- Some bakers will add a pan of ice when they put their bread into the hot oven to create steam.
- Combination of a pan method above and the water spray bottle.
How to manually add steam without a Dutch oven the easiest way
- Preheat your home oven (most sourdough bread recipes call for a temperature of 450-500 degrees F)
- Fill a metal pan (brownie pan or similar) with 1-2 inches of water
- Place pan on lowest oven rack (make sure there is room for your bread on the center rack, you may have to remove the top rack if its too tight)
- Fill a clean spray bottle with water and set aside
- Once oven has preheated for 30 minutes, check to see if the pan of water is steaming. If its steaming, its time to add your bread. If your water isn’t steaming yet, wait 15-30 more minutes.*
- Transfer your proofed dough to a parchment lined cookie sheet
- Place the pan of dough onto the center rack above the steaming pan of water
- Close the oven door until its only open a crack, then quickly spray the walls of your oven with 4-6 sprays of water, then quickly close the door to trap the added steam
- Bake your bread for 20 minutes (or the time amount the recipe directs for using the closed Dutch oven) without opening the door
- Then remove the pan of water and finish your bake as the recipe directs
*If the water evaporated, carefully add 1 inch of water (use oven mitts as the water may splatter on the hot pan) and wait 10-20 more minutes for it to become steamy.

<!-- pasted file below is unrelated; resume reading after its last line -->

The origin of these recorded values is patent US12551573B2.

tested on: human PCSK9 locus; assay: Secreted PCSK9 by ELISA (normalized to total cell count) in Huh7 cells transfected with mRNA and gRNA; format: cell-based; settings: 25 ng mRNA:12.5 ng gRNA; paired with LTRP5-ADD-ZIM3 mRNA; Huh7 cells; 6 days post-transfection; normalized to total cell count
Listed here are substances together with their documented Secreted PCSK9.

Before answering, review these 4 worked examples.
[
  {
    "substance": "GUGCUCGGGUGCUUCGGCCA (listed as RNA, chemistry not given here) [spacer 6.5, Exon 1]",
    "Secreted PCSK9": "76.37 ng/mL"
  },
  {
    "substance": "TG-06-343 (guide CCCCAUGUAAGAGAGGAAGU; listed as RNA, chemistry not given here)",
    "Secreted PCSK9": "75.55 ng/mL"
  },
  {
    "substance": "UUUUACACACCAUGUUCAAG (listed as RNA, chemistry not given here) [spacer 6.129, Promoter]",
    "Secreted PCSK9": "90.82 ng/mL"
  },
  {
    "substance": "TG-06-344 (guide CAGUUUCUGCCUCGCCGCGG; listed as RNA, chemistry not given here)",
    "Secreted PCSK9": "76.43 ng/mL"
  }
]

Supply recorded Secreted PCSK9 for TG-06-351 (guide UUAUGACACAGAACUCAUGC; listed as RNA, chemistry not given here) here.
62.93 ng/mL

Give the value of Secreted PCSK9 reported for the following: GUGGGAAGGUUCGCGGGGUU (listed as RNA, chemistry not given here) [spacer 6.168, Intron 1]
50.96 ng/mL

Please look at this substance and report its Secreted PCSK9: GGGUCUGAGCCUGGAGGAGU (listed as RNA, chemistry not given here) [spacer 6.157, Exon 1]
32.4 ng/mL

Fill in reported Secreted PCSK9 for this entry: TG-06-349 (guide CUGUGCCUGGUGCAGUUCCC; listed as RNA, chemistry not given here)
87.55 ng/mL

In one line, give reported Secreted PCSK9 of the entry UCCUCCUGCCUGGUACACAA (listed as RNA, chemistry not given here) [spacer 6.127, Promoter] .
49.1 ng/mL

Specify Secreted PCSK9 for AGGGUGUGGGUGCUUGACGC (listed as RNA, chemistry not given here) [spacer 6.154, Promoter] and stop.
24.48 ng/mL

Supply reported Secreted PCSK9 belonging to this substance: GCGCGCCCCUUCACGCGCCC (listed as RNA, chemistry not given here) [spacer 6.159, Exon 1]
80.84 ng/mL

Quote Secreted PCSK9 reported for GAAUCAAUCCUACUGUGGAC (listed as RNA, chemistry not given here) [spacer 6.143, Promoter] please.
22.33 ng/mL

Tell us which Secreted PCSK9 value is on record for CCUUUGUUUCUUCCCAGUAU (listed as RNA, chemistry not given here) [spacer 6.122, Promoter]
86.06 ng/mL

Some recipes to try out this method
Time for some steamy bakes
Now that you have some tools to get a great bake without a Dutch oven, you can get started on baking beautiful sourdough loaves that have great oven spring, a nice soft crumb, and a crisp crust.
Need more sourdough help?
A competent guide is the big difference from floundering in sourdough with information overwhelm to having confidence and ease in your sourdough baking.
If you are just starting on your sourdough journey, you can get my free Quick Start Sourdough Guide to begin learning some of the key terms and concepts in sourdough. Learn the difference between the sourdough stages of active sourdough starter and sourdough discard as well as how to care for a starter.
You can learn and improve your sourdough baking skills with my books or online courses.
My Intro. to Sourdough online course is comprehensive with video tutorials for each stage of the process to help new or aspiring sourdough home bakers gain a solid foundation for sourdough, the traditional way, to learn all the basics, language, techniques, and the process from start to finish to make sourdough bread. My teaching is straight forward and makes the whole process seem simple. I have helped launch hundreds of eager sourdough bakers onto their own inspiring sourdough journeys.
I also have a Once-a-Week No Knead Sourdough online course, which is my strategy for busy weeks to have sourdough on hand ready to make into country bread, sandwich loaves, English muffins, pizza, bagels, and more! This course is great for absolute sourdough beginners to just get familiarity with sourdough or for veteran sourdough bakers who need to simplify their baking schedule.